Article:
Up for sale, a 1965 Supro Thunderbolt model S6420 combo amplifier in exceptional condition and in perfect working order. This legendary tube amp was made in the USA by Valco, and is generally considered to be Jimmy Page's amp of choice for crafting many of the guitar sounds on early Led Zeppelin records. Lightly compressed, focused, and delivering that elegant, touch-sensitive drive wholly unique to Valco preamp circuitry, the Thunderbolt pushes roughly 35 watts through a pair of 6L6 power tubes and a Jensen C15N speaker. For everything from clean, wooly rhythm tones to saturated tube overdrive further up on the volume dial, the Thunderbolt delivers a pure sound with a simple yet ingenious circuit and only two knobs for Volume and Tone.
This amp has had the power supply updated with high quality electrolytic capacitors, and the preamp has been freshened up with new signal caps as needed, with high-quality tubular caps used throughout. Otherwise, the circuit is very original with stock transformers that date to ‘65, and CTS pots that date to the 15th week of 1965. Notable for being an early example of the Thunderbolt with a rectifier tube and sweet, tube driven "sag", the amp boasts a vintage RCA 5U4 in the rectifier position, along with a matched pair of Tung Sol 6L6 power tubes and matching RCA valves in the preamp. The chassis has particularly clean chrome with a light speckling of patina and all of the original black silkscreen lettering intact.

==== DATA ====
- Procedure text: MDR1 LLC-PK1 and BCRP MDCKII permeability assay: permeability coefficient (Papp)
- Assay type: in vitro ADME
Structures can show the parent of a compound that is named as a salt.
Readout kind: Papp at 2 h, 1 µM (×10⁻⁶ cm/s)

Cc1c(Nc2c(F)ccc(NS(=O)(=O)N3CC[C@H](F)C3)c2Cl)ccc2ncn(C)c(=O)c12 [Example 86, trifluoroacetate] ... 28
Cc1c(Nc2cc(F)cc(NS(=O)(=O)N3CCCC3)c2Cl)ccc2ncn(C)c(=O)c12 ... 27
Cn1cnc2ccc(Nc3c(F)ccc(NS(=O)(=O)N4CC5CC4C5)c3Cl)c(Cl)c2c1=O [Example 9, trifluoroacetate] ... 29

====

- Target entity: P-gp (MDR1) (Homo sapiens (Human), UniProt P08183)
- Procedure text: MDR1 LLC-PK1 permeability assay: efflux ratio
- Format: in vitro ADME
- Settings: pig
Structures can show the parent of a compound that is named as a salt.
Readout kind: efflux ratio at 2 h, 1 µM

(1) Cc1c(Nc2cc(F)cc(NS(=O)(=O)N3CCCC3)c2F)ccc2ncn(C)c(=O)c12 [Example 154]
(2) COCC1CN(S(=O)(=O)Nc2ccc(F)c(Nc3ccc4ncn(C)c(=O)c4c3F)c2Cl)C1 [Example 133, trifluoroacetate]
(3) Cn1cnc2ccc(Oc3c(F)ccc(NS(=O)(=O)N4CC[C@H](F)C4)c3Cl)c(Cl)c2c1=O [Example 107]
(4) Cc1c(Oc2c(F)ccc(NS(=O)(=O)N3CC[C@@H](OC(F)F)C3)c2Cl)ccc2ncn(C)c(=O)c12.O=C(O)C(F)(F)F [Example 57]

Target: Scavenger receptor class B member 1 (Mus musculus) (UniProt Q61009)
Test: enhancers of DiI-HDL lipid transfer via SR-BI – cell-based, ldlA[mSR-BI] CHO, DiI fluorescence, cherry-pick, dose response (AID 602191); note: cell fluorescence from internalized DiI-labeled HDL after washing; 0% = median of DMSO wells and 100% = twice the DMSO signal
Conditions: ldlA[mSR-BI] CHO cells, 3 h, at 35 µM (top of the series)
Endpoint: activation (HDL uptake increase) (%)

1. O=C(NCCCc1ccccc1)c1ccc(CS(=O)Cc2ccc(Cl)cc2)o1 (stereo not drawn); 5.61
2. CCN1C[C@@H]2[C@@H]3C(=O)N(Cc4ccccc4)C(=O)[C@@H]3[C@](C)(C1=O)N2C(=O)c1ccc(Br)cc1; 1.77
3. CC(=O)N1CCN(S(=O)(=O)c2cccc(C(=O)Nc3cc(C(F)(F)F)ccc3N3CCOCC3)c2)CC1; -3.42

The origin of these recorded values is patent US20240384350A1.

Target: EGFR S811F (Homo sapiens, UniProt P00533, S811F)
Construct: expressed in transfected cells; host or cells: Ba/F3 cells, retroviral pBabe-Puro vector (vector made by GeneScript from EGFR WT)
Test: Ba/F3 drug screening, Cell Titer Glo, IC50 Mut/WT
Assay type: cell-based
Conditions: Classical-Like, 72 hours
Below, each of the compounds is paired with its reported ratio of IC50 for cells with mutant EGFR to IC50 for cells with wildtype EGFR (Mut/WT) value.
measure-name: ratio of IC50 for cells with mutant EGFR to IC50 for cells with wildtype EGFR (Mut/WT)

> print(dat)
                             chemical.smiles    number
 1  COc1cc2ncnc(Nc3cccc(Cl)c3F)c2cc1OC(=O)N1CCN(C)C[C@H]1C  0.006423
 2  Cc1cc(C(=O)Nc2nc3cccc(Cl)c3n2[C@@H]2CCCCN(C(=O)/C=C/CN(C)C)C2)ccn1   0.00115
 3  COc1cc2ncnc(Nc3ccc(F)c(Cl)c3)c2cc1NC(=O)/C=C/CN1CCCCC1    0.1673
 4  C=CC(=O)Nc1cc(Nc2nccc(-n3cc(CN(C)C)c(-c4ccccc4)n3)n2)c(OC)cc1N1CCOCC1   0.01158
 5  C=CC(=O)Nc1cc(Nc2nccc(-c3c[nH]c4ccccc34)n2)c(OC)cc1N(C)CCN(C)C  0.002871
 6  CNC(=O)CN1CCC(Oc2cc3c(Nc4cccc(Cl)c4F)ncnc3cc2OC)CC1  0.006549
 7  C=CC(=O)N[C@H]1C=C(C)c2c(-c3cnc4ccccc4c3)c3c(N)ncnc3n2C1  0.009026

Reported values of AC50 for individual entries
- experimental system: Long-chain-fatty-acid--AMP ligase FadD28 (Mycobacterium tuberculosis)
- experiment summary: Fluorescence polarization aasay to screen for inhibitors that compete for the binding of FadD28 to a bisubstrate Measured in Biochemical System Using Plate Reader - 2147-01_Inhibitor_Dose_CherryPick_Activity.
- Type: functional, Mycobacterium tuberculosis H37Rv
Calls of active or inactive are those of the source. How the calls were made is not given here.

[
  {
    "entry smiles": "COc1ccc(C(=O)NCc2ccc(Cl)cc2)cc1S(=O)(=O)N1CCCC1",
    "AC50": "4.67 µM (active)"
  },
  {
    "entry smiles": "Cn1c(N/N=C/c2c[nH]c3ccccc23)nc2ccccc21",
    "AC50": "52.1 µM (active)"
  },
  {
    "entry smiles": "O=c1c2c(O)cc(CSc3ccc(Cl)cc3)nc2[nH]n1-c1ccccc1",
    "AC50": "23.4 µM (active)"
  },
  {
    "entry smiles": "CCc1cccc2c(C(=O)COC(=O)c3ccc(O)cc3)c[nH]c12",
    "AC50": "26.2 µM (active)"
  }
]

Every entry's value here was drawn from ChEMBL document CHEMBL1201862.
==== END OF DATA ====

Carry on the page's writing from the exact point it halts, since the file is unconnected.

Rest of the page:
The amp is fitted with an era-correct Jensen 15" C15N ceramic magnet speaker with a very clean black frame and original gold foil label on the magnet. The cabinet is remarkably clean, with original gray textured covering and white piping. The baffle has been regrilled with similar dark gray thread. Aside from light wear at the bottom corners of the cabinet, there is very little wear to report.
The amp really comes to life after you turn it up past 12 o'clock, and sounds absolutely incredible when dimed. If you're looking for the essential Valco/Supro tone for recording or live use, look no further than this early ‘65 Thunderbolt.